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Understanding terminology in commercial lease agreements

On Behalf of | Jul 25, 2017 | Commercial Real Estate, Landlord And Tenant Law |

If you are among those seeking a home base for your business, you may find yourself poring over complicated lease agreements in your pursuit of an ideal locale. It is important to note that signing a commercial lease is quite different than signing a rental agreement for, say, an apartment, and the language used in a commercial lease agreement differs broadly, too.

When you rent an apartment, you probably agree to pay your landlord a certain amount of money each month, but when you lease a commercial space, you may find yourself responsible for additional expenditures. While there is often broad variation between one commercial lease agreement and another, there are some commonly used terms in these documents that dictate exactly what you are responsible for as a commercial tenant.

Understanding the following terms can help ensure everyone understands the agreement in its entirety, which may help avoid hardship and possible litigation down the line.

A net lease, or single net lease

In this type of agreement, you, as a tenant, are responsible for paying for property taxes and utilities while your landlord is responsible for paying insurance and financing any maintenance or repairs that are necessary.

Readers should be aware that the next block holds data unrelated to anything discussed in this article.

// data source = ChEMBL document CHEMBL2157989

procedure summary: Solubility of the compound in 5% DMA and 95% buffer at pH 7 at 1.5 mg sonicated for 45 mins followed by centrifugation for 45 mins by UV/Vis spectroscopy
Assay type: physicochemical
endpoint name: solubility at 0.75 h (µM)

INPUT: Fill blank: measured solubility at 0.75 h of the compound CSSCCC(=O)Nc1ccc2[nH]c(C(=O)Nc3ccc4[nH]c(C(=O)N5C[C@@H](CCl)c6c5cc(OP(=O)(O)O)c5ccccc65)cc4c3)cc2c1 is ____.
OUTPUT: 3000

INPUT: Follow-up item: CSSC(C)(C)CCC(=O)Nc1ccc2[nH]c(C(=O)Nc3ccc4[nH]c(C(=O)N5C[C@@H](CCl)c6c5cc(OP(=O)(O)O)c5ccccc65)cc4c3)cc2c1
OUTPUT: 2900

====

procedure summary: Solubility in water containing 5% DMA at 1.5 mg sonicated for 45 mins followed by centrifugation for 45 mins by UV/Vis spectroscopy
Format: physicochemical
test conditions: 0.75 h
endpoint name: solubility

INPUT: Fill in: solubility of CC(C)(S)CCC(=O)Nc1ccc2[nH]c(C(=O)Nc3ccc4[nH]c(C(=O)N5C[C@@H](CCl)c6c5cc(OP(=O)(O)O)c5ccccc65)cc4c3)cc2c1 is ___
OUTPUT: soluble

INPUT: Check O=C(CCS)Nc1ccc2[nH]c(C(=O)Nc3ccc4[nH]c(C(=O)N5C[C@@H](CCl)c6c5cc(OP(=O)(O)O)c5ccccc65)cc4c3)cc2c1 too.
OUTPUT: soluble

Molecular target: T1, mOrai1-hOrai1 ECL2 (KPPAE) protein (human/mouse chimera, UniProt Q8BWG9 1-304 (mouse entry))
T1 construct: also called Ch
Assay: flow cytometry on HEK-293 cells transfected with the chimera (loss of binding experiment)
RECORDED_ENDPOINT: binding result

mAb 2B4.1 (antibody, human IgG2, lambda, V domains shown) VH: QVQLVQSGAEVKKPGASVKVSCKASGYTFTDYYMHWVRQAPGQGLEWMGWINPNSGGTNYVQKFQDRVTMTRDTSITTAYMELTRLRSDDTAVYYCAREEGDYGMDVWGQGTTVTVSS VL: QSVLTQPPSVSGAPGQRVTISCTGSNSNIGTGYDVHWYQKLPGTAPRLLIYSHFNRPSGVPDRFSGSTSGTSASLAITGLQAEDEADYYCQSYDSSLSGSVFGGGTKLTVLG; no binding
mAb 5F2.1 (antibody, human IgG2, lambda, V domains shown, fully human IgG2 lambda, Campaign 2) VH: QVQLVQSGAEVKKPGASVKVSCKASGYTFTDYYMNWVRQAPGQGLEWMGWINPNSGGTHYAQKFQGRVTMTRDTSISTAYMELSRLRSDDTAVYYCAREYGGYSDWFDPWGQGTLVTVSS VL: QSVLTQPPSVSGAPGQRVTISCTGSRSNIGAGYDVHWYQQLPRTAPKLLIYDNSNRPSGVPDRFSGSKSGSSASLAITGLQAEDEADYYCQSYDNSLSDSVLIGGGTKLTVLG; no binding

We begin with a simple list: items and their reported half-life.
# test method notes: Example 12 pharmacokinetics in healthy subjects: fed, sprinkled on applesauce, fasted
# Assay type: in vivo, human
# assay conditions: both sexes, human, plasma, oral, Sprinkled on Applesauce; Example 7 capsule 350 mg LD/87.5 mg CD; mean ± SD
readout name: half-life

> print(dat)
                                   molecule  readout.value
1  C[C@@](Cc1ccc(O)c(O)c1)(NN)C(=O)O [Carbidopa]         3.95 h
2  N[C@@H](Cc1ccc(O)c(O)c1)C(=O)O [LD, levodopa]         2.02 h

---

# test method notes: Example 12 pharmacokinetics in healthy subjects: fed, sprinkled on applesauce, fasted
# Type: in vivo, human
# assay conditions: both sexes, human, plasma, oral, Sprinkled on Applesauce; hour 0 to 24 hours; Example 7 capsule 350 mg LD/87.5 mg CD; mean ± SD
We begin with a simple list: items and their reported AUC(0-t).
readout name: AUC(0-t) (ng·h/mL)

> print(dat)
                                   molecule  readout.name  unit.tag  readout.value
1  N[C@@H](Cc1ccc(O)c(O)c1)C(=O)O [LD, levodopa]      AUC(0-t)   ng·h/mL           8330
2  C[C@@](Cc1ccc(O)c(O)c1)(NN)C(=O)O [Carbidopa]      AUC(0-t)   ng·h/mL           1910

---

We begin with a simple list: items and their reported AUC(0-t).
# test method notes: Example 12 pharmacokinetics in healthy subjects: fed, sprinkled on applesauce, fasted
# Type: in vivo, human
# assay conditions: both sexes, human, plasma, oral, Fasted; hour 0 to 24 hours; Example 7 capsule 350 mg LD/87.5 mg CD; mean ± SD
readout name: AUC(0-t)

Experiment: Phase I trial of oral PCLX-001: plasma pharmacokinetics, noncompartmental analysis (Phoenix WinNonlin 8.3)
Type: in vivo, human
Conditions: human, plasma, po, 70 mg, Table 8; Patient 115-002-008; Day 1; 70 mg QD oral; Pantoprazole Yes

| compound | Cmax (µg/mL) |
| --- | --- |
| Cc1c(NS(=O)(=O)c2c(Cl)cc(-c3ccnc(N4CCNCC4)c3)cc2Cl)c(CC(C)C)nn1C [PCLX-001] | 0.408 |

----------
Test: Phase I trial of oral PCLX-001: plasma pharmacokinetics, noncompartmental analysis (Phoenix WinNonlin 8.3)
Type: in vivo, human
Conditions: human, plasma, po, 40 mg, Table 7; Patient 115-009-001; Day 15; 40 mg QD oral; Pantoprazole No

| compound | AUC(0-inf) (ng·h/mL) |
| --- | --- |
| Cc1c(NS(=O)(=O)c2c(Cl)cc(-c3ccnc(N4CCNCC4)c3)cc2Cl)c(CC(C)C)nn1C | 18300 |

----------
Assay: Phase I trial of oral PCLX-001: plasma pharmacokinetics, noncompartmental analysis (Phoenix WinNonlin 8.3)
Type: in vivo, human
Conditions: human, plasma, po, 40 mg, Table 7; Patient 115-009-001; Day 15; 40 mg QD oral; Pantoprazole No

A net-net, or double net lease

In a net-net, or double net lease agreement, the landlord must pay for any necessary property maintenance or repairs while tenants foot the bill for property taxes, utilities and insurance premiums associated with the space.

A triple net lease

In a triple net lease, most of the financial responsibilities fall on the tenant. Generally, the landlord only steps in if the leased space needs structural repairs.

Full-service gross leases

Full-service gross leases and modified gross leases are quite common in multi-tenant buildings, and lease agreements for these properties generally dictate that the tenant and landlord share the costs associated with operation, such as property taxes and structural repairs.

When you do not fully understand the terms of your commercial lease, you run the risk of unanticipated expenditures. Understanding the terms of your lease can help you plan for your business’s successful financial future.